By Susanne Løgstrup, Director, European Heart Network; Former Member of the European Commission Transatlantic Trade and Investment Agreement (TTIP) advisory group
At the heart of international trade is the belief that it will have a positive economic benefit. Theoretically, with greater prosperity comes greater health. To ensure that the outcomes of EU trade agreements have a net economic and social benefit, a true coherence between trade and public health objectives must therefore be observed.
Over the past decades, EU trade agreements have moved beyond simple discussions of tariffs to include provisions on regulatory cooperation with the aim of eliminating or at least reducing non-tariff barriers or technical barriers to trade (TBT). This means developing and implementing efficient, cost-effective, and more compatible regulations for goods and services. However, a strong reliance on “cost-effective, compatible regulations”, which quantifies the costs and benefits of regulatory options in monetary terms only, will not take into account the non-monetary value of human health and lives. Nor will they consider the future cost to society that may be the outcome if regulatory actions are not taken.
According to the European Commission’s own statements, the EU is in a prime position when it comes to global trade and has the weight to shape an open global trading system based on fair rules – and to ensure that those rules are respected. Therefore, EHN and EPHA argue that the European Commission, on behalf of its member states, is able to make global trade work for public health.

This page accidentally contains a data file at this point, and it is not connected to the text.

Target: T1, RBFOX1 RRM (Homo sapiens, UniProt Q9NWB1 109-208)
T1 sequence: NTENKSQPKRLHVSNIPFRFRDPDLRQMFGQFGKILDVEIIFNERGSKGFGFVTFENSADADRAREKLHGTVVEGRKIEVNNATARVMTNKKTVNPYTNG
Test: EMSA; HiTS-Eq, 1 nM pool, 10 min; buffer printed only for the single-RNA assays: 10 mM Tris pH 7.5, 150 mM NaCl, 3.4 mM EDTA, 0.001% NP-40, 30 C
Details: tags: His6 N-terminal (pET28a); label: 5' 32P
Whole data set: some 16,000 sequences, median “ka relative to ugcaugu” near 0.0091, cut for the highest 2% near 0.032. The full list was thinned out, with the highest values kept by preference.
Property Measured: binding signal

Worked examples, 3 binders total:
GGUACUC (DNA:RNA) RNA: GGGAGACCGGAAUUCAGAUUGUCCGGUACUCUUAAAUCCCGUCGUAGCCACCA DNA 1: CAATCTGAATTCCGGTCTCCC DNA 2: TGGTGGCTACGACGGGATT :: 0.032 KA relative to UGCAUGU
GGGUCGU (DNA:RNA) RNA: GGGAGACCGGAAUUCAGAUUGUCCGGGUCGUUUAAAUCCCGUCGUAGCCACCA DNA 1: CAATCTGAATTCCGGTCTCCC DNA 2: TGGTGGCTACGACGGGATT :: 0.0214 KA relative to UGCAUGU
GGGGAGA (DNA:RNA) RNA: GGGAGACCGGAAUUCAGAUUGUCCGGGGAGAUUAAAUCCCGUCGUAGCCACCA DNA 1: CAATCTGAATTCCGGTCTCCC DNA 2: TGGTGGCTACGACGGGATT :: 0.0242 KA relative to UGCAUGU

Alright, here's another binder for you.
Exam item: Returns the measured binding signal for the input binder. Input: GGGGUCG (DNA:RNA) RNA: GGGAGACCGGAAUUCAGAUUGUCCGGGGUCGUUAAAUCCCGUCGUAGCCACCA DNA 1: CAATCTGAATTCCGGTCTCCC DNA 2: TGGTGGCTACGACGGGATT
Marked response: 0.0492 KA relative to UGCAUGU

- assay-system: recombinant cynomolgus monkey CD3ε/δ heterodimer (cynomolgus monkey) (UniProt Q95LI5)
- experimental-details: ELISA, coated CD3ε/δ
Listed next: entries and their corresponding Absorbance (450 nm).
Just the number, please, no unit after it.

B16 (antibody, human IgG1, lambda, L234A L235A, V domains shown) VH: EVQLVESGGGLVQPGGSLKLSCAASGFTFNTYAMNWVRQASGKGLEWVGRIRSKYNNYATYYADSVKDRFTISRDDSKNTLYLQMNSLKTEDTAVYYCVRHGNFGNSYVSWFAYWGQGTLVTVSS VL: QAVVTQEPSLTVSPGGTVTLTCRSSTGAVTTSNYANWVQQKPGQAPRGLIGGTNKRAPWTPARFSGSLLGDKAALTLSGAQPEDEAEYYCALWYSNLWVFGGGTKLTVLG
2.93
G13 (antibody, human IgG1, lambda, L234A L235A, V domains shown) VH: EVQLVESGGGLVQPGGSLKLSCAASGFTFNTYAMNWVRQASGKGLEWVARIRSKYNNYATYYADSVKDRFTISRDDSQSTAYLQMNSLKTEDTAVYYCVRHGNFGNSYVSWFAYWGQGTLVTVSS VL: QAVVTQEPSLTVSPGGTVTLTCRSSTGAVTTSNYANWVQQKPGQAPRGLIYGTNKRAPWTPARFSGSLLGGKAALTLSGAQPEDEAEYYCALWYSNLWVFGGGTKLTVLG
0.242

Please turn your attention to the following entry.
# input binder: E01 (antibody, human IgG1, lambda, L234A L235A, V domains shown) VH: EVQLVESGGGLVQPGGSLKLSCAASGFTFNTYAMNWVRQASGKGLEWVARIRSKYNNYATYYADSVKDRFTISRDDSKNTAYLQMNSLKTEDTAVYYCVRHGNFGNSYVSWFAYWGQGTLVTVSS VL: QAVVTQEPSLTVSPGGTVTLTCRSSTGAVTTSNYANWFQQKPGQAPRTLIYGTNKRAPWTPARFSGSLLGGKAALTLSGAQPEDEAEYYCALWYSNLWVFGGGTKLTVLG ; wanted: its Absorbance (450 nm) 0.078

To that end the European Heart Network (EHN) and the European Public Health Alliance (EPHA) have developed a ‘model’ Public Health Chapter. The Chapter suggests provisions and references which could be added to the EU’s trade deals in order to optimise the coherence between trade and public health objectives – including targets contained in the Sustainable Development Goals (SDGs). So far, the EU trade agreements include specific chapters (already included in nine EU trade agreements) covering environment, human rights and labour rights, in trade deals.
We acknowledge that it is probably unrealistic, and possibly even undesirable, to use specific chapters to address a host of different issues in trade agreements. . However, we hope our ‘model’ Chapter will serve at least as a reminder that trade agreements and all their technicalities must recognise the importance of leaving policy space to the parties to respond to health challenges with innovative measures. Such innovative measures may denote that a full evidence base is not yet available; the fact that the evidence base is still being built should not lead to policy measures being considered as TBTs and render them illegitimate or unnecessarily trade-restrictive.
Taking a leaf out of the Marrakech Agreement which established the World Trade Organization, EHN and EPHA recommend that all EU’s trade agreements should state explicitly that trade must be conducted with a view to raise standards of living and improve citizens’ well-being, including health.
EPHA and EHN’s model chapter can be downloaded here